How this photo turned a reclusive mountain lion into a Hollywood icon

“There’s no cat like him,” says Nat Geo photographer Steve Winter, whose image of P-22 helped make the cougar a celebrity. After recent irregular behaviour, the ageing cat has been captured for further evaluation.

By Christine Dell'Amore
Published 16 Dec 2022, 10:42 GMT
A remote camera captured P-22 roaming Griffith Park in Los Angeles in 2013.
Photograph by Steve Winter, Nat Geo Image Collection

When Steve Winter first floated the idea of photographing a mountain lion walking under the Hollywood sign, the biologist he was working with “looked at me like I was crazy,” Winter recalls with a laugh.

That was in 2012. Eight months after that conversation, the photographer got a text from Jeff Sikich, a biologist with the National Park Service, saying simply: “CALL ME NOW.” Sikich had unexpectedly captured a photo of a mountain lion on a camera trap right across from the Hollywood sign in Griffith Park, an 6.5-square-mile urban preserve in Los Angeles.

It was P-22, a young male who had miraculously managed to cross two major highways from his birthplace in the Santa Monica Mountains to the tourist-filled Hollywood Hills. His name, P-22, reflects he was the 22nd puma to get a tracking collar as part of the National Park Service's research.

Winter spent the next 15 months putting up camera traps in Griffith Park until he caught the now-famous photograph of P-22, which appeared in the December 2013 issue of National Geographic magazine. (Read more about how Winter captured the incredible image.)

In addition to attracting nearly 20,000 followers on his Facebook page, which is maintained by the nonprofit Save LA Cougars, P-22 has made more headlines over the years. He likely killed a zoo koala at night in 2016, and in 2014 he survived a serious bout of mange, a disease that’s almost always fatal to the big cats—even when scientists intervene to treat it.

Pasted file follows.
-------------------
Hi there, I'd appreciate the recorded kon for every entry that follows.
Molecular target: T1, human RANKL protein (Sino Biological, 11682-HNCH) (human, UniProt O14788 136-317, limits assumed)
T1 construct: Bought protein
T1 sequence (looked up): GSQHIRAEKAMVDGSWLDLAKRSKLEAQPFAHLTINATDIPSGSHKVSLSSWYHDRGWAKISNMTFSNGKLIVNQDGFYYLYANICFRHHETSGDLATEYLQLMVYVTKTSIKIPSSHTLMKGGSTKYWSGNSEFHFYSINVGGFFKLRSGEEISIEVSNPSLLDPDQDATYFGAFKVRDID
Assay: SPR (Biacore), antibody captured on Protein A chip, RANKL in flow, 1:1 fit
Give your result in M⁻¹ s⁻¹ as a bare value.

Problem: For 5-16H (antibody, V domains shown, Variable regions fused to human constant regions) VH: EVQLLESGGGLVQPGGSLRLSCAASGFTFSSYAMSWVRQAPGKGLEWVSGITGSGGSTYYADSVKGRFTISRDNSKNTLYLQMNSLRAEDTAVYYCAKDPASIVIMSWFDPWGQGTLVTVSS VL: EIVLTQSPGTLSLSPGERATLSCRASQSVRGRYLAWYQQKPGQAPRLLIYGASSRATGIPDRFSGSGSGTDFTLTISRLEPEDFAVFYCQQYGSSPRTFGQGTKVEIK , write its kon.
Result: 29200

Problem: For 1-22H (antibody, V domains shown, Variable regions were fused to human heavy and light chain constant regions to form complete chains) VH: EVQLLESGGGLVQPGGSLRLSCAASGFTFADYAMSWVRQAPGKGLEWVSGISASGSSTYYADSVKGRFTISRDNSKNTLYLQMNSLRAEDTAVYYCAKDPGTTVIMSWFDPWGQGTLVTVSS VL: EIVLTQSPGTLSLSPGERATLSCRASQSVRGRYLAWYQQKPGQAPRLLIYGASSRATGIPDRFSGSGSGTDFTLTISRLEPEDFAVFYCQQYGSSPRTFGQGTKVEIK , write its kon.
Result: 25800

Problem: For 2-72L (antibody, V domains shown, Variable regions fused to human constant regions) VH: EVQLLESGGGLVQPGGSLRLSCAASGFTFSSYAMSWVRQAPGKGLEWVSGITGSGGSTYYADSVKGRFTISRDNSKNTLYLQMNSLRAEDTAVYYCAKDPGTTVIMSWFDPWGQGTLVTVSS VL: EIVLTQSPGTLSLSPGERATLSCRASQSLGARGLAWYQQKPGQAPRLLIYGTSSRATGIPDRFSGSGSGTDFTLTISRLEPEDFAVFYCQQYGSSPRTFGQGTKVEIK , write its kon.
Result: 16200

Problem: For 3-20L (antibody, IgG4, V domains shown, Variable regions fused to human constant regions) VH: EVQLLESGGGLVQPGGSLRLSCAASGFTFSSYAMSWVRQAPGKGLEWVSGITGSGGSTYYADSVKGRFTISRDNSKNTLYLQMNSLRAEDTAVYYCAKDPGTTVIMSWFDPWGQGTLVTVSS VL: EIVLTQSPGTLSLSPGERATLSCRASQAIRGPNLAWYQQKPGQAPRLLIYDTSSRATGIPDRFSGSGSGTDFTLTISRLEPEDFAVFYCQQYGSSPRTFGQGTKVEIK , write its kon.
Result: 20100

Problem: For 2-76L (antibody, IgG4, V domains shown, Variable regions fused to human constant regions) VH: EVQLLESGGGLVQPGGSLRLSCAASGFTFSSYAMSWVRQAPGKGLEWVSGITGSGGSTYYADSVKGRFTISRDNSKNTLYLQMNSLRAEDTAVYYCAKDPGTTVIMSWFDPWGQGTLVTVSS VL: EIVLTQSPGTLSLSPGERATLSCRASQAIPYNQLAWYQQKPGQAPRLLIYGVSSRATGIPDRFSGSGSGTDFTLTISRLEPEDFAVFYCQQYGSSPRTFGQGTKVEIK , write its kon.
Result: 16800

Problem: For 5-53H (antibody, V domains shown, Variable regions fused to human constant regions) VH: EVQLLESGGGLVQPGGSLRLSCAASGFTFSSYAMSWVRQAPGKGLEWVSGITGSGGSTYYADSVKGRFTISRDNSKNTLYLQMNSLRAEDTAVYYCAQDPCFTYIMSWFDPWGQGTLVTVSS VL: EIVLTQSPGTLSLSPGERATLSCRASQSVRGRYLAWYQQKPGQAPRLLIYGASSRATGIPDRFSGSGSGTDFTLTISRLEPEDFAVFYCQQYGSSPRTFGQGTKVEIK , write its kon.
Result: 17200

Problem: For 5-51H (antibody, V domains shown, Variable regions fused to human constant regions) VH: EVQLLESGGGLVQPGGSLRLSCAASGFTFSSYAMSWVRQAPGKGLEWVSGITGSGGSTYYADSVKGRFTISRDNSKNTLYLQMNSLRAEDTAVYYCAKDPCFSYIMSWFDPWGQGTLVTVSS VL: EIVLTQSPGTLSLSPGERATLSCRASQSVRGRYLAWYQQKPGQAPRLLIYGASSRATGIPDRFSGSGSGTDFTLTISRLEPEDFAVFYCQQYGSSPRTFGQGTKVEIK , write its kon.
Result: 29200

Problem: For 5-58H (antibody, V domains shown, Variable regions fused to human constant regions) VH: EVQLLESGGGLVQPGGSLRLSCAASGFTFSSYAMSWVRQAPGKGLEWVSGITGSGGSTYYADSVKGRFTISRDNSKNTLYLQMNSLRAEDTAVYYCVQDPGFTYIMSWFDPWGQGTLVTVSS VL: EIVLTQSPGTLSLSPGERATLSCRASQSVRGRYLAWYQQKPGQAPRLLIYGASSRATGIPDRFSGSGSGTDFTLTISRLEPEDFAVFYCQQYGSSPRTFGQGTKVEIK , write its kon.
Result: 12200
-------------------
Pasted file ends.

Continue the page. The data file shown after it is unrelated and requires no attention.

“I don’t know of any individual cat anywhere in the world that has made such a great impact on people like P-22,” says Winter, who is also a National Geographic Explorer.

The feline has also brought attention to the need for wildlife corridors to connect animal populations through highly urbanised southern California. Such sprawl isolates pockets of mountain lions, which can lead to inbreeding. In 2021, the state of California began building the Wallis Annenberg Wildlife Crossing, an overpass that will allow animals to cross 10 lanes of busy Highway 101 by 2024.

But for P-22, it’s the end of an era. At 12 years old, the predator is considered elderly, which may explain why he’s been seen recently in dense human areas and attacking pets instead of mule deer, his native food. 

On December 12, Sikich and other park service biologists captured the radio-collared animal to evaluate his health. On December 14, wildlife officials reported that P-22 was severely underweight, with an eye injury likely caused by a vehicle strike. The animal is living at an undisclosed veterinary facility until a complete health analysis is performed in the next few weeks. But officials said it's unlikely based on his current condition that P-22 would return to the wild, and may live out his days at a wildlife sanctuary.